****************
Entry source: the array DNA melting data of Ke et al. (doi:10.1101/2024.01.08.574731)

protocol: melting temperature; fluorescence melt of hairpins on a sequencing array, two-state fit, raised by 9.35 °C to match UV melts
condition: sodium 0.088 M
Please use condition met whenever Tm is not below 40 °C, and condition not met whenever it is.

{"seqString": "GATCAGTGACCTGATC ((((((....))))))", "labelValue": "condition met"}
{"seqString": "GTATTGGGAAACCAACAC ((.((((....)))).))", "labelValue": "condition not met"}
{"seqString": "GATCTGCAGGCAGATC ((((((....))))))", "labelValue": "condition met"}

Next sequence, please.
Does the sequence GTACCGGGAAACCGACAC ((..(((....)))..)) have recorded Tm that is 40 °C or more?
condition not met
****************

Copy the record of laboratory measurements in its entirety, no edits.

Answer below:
Entry source: the array DNA melting data of Ke et al. (doi:10.1101/2024.01.08.574731)

protocol: melting temperature; fluorescence melt of hairpins on a sequencing array, two-state fit, raised by 9.35 °C to match UV melts
condition: sodium 0.088 M
Please use condition met whenever Tm is not below 40 °C, and condition not met whenever it is.

{"seqString": "GATCAGTGACCTGATC ((((((....))))))", "labelValue": "condition met"}
{"seqString": "GTATTGGGAAACCAACAC ((.((((....)))).))", "labelValue": "condition not met"}
{"seqString": "GATCTGCAGGCAGATC ((((((....))))))", "labelValue": "condition met"}

Next sequence, please.
Does the sequence GTACCGGGAAACCGACAC ((..(((....)))..)) have recorded Tm that is 40 °C or more?
condition not met